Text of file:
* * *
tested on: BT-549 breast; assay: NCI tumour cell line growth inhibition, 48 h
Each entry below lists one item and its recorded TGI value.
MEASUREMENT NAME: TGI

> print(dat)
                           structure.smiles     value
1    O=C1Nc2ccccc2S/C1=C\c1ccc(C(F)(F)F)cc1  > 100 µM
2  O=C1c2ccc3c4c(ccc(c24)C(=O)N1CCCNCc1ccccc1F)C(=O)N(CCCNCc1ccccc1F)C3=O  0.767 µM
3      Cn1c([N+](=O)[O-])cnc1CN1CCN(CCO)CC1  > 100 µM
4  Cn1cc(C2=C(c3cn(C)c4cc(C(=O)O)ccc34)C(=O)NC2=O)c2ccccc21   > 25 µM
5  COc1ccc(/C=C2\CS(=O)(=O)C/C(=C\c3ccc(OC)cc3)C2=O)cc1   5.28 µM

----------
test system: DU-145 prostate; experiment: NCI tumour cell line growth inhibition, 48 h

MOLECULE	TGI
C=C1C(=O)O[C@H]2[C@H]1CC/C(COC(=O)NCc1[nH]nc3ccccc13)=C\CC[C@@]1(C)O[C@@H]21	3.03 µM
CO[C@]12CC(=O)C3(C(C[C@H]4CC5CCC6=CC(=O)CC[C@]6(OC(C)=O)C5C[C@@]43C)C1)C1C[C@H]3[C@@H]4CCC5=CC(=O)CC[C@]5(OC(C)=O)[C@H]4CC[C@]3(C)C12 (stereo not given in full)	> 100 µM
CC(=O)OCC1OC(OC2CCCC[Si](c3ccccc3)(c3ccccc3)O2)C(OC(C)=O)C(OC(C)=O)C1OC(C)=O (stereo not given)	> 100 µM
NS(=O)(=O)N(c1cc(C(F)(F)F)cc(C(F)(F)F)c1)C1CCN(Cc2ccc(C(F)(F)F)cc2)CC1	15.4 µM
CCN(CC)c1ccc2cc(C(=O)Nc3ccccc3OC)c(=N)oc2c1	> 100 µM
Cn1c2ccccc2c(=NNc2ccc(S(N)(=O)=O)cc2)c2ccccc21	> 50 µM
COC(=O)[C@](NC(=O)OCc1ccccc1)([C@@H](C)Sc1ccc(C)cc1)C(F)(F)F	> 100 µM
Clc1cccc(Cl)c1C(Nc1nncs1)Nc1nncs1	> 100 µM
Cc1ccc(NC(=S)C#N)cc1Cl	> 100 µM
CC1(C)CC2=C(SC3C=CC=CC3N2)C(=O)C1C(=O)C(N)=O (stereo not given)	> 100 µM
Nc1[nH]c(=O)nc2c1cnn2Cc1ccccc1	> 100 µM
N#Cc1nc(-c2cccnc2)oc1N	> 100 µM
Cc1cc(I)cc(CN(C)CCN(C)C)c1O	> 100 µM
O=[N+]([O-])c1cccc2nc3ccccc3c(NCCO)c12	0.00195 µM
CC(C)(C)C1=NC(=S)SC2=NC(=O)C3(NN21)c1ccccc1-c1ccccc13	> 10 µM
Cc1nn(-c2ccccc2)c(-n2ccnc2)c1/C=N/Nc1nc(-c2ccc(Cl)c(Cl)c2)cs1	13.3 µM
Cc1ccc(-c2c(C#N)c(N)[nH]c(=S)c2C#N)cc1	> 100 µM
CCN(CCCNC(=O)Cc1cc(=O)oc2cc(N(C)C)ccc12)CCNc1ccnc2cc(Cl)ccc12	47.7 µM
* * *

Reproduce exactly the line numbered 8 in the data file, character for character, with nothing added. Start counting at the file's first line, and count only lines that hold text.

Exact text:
3      Cn1c([N+](=O)[O-])cnc1CN1CCN(CCO)CC1  > 100 µM